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UK says Russians are trying to steal vaccine research

Kitty Donaldson and Ryan Gallagher, Bloomberg News on

Published in News & Features

The U.K. accused Russian state intelligence of hacking international pharmaceutical and academic research in a bid to win the race to secure a vaccine against COVID-19.The U.K.'s National Cyber Security Centre (NCSC) said vaccine and therapeutic sectors in multiple countries have been targeted, declining to list the names and number of institutions affected on security grounds.

The U.K. named the group responsible for the hacking as APT29, saying it is "almost certainly" part of Russian state intelligence. The group also goes by the name of Cozy Bear or The Dukes and has targeted U.K., U.S. and Canadian vaccine research and development organizations.

The campaign of malicious activity is ongoing, predominantly against government, diplomatic, think-tank, healthcare and energy targets to steal valuable intellectual property, according to the NCSC.

"We condemn these despicable attacks against those doing vital work to combat the coronavirus pandemic," NCSC Director of Operations Paul Chichester said in an emailed statement. "Working with our allies, the NCSC is committed to protecting our most critical assets and our top priority at this time is to protect the health sector."

Hacking campaigns

Researchers have long linked APT29 to Russian intelligence agencies. For more than a decade, the group has carried out hacking campaigns that have targeted dozens of governments, research institutes, and corporations around the world, according to an analysis published in March by cybersecurity firm Carbon Black.

The group was first identified in November 2008 using malware to target Chechens, according to a March 2015 report published by the Finnish security firm F-Secure. Later, APT29 broadened its targets. It attempted to hack government departments in Georgia, Turkey, Uganda, and appeared to be trying to gather information about the activities of NATO, according to the F-Secure report.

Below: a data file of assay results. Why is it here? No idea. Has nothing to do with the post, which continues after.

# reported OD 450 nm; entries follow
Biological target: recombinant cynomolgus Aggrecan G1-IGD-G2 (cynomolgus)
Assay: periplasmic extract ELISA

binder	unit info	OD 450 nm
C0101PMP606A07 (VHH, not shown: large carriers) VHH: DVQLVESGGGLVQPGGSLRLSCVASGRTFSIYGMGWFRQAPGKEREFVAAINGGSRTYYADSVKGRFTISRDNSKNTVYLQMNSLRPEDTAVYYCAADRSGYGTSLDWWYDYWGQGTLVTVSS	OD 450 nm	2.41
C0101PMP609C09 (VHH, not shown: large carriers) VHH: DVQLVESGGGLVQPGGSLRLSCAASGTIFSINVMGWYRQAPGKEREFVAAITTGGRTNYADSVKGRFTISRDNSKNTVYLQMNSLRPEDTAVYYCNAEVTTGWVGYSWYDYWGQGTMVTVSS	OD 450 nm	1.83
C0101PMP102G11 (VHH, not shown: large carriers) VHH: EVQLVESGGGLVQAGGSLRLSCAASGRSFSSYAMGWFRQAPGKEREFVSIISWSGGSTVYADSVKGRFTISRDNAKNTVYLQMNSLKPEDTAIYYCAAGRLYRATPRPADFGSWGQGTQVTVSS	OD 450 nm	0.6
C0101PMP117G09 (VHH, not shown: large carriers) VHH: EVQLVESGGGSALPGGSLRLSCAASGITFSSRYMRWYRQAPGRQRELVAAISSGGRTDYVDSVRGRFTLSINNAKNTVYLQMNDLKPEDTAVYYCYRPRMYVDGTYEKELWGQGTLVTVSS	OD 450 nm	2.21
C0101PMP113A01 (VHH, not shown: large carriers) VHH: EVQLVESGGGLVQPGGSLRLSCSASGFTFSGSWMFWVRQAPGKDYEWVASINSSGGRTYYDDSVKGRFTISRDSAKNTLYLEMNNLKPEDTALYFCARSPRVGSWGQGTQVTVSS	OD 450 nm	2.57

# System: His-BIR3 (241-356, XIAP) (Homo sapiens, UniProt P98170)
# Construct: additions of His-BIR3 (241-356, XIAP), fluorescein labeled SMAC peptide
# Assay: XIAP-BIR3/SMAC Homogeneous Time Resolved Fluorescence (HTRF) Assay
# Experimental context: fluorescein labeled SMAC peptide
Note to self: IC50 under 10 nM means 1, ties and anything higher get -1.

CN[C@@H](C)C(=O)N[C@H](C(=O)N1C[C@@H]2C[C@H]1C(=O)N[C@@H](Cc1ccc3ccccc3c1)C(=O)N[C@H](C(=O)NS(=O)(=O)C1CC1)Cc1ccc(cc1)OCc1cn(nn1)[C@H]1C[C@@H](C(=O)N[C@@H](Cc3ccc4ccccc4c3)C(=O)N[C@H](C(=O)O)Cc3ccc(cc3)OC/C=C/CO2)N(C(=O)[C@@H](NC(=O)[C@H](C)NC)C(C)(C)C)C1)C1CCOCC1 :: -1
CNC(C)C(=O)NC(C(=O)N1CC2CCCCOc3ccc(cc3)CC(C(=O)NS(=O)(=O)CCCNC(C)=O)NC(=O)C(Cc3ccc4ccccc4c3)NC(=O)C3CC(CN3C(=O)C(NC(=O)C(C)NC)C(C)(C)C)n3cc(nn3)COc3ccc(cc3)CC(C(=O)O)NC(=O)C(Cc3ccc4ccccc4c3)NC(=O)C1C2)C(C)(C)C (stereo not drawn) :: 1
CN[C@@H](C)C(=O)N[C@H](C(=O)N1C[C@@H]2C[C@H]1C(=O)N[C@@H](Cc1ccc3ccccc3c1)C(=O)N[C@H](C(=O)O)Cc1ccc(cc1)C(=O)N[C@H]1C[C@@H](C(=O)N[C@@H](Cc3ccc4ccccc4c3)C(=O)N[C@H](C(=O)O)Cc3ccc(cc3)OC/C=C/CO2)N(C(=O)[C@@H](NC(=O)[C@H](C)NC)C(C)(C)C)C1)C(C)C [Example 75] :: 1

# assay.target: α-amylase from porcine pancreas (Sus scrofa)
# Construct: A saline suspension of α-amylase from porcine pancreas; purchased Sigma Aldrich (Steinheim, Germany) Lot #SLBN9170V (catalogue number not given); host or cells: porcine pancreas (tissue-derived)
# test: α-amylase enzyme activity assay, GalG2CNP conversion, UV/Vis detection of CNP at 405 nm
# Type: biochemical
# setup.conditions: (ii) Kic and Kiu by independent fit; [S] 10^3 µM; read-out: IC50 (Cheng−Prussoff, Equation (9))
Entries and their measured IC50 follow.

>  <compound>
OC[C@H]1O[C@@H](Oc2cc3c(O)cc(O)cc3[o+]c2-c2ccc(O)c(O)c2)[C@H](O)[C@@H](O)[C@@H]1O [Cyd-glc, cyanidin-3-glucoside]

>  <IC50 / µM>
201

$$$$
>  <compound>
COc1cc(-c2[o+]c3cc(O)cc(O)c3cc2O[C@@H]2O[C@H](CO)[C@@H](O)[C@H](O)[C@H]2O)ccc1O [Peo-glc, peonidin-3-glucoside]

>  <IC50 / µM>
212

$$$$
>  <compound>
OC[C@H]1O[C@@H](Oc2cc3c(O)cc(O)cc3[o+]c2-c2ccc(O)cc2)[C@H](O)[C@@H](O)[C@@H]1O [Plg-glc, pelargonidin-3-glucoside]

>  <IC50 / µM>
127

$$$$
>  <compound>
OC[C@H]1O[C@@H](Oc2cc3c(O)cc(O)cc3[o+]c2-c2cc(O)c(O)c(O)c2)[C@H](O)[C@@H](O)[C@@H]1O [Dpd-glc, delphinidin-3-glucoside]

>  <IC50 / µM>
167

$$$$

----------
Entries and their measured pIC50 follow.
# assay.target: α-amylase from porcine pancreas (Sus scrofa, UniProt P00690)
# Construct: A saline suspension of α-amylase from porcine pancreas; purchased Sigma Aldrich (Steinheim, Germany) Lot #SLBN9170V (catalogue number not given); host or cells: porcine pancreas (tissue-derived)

In 2016, US cybersecurity firm Crowdstrike linked APT29 to the Democratic National Committee. The Russian hackers penetrated the DNC's servers in the summer of 2015, and maintained access to the organization's data for about a year, according to Crowdstrike researchers. Crowdstrike CEO Sean Henry told the House Intelligence Committee in December 2017 that he had a "high degree of confidence it was the Russian Government" behind that attack.

Artturi Lehtio, director of strategy and corporate development for F-Secure, has closely followed APT29's activities. He said that if the group has been targeting COVID-19 research organizations, it was "slightly unusual," as the group usually targets foreign and security policy-related organizations.

"They traditionally go after intelligence that would inform policy and their interactions with other nations," he said. But the group sometimes deviates from those targets, he said, and involves multiple state actors in Russia with differing priorities.

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